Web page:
[Show abstract][Hide abstract] ABSTRACT: Key Clinical Message
Norovirus (NoV) and rotavirus (RV) gastroenteritis are usually self-limiting. However, few pediatric cases of bowel perforation and no duodenal perforation with NoV gastroenteritis were reported. We describe two children with duodenal perforation due to NoV or RV gastroenteritis. Suspicion for this association enables prompt intervention, preventing lethal outcomes of these common infections.
[Show abstract][Hide abstract] ABSTRACT: It remains elusive whether crosstalk exists among mitochondrial Bax, caspases, and mitogen-activated protein kinases (MAPKs), and whether epidermal growth factor (EGF), which may activate MAPKs, affects ceramide-induced apoptosis through the crosstalk in renal proximal tubular cells (RPTCs). Effect of ceramide on expression of mitochondrial Bax and phosphorylated (p)-ERK, p38MAPK and JNK, that of MAPKs inhibition, and of EGF in the presence or absence of MAPKs inhibition on ceramide-induced apoptosis were examined in HK-2 cells. Apoptosis and expression of mitochondrial Bax and p-MAPKs were measured by Hoechst 33258 staining and Western blotting. C2-ceramide, but not dihydroC2-ceramide, inactive C2-ceramide, induced apoptosis at 24 h. C2-ceramide enhanced the mitochondrial Bax expression at 1 h, which was peaked at 3-6 h and decreased at 24 h, but remained increased, compared to control. An inhibitor of caspases, zVAD-fmk, ameliorated ceramide-induced apoptosis, suggesting a role of caspases for ceramide-induced apoptosis. C2-ceramide enhanced the expression of p-ERK and p-p38MAPK, but not p-JNK, at 1 h, which was increased till 24 h. An inhibitor of ERK, PD98059, or of p38MAPK, SB202190, failed to affect C2-ceramide-induced apoptosis. EGF, which enhanced the expression of p-ERK and p-p38MAPK but not p-JNK, ameliorated C2-ceramide-induced apoptosis without affecting mitochondrial Bax. Inhibition of ERK or p38MAPK failed to abolish the protective effect of EGF on C2-ceramide-induced apoptosis. Mitochondrial Bax and caspases, but not MAPKs, play a role for ceramide-induced apoptosis in RPTCs. EGF ameliorates ceramide-induced apoptosis in Bax- and MAPKs-independent pathways. The mechanism of ceramide-induced apoptosis and anti-apoptotic effect of EGF deserves further investigations.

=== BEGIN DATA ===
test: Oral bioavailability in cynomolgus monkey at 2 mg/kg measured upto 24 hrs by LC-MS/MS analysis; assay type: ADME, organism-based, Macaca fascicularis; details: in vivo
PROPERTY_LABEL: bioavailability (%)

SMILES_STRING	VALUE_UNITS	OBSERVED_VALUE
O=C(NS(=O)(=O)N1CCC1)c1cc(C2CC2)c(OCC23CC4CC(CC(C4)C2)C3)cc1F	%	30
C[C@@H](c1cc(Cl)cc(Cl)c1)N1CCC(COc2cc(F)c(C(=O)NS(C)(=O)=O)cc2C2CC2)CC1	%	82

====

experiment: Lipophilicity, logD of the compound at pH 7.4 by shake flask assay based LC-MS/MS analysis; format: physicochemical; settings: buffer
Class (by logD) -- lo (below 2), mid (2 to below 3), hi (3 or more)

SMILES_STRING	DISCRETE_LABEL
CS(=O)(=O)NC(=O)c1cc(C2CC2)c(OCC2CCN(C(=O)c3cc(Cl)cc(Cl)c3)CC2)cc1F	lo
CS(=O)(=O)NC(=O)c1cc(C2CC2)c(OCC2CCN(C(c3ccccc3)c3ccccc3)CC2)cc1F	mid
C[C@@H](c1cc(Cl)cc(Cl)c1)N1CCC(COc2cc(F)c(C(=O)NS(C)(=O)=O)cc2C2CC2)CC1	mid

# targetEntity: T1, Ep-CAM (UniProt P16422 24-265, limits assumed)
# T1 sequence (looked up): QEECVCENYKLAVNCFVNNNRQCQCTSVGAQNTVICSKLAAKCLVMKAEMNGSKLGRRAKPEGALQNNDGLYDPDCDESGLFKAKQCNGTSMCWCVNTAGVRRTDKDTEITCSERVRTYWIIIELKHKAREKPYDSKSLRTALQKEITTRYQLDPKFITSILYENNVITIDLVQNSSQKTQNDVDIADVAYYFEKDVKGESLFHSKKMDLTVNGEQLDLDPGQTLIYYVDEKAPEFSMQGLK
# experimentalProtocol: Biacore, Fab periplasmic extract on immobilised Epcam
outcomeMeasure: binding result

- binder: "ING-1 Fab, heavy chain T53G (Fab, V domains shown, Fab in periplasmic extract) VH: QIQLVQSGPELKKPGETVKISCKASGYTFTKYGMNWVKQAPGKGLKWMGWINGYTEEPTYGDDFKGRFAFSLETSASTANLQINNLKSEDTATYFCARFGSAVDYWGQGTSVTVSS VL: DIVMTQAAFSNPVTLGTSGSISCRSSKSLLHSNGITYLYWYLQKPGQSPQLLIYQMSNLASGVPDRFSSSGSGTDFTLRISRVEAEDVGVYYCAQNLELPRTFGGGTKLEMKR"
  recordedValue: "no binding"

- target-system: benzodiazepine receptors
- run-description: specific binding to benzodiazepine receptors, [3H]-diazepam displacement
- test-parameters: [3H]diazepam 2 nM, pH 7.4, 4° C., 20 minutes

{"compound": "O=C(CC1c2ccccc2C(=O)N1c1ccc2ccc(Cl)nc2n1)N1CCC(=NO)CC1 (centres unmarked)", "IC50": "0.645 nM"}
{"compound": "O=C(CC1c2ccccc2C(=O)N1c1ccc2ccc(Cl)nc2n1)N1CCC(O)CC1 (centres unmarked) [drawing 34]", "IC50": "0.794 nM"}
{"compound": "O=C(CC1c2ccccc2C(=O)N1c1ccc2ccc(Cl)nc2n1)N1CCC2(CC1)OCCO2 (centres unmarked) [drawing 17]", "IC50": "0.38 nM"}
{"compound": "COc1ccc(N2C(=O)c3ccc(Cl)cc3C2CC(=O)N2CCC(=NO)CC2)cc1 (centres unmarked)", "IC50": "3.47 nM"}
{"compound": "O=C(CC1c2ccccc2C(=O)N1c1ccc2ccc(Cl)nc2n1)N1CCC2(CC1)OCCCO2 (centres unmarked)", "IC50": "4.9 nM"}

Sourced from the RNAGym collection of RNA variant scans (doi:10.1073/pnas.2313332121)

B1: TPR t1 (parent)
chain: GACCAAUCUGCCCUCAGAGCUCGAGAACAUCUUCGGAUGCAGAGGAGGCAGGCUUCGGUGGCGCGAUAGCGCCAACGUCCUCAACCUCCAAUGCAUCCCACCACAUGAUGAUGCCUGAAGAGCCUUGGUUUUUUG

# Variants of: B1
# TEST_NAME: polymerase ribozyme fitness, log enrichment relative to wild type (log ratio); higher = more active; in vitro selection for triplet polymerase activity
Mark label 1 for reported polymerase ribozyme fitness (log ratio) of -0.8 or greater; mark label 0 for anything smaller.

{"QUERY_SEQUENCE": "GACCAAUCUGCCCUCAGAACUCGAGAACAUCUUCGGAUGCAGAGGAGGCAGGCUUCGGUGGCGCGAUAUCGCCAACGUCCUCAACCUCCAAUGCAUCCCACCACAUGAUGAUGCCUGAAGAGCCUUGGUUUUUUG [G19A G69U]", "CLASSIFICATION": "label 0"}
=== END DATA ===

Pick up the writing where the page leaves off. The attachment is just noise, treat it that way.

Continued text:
Molecular and Cellular Biochemistry 03/2013; DOI:10.1007/s11010-013-1624-8 · 2.39 Impact Factor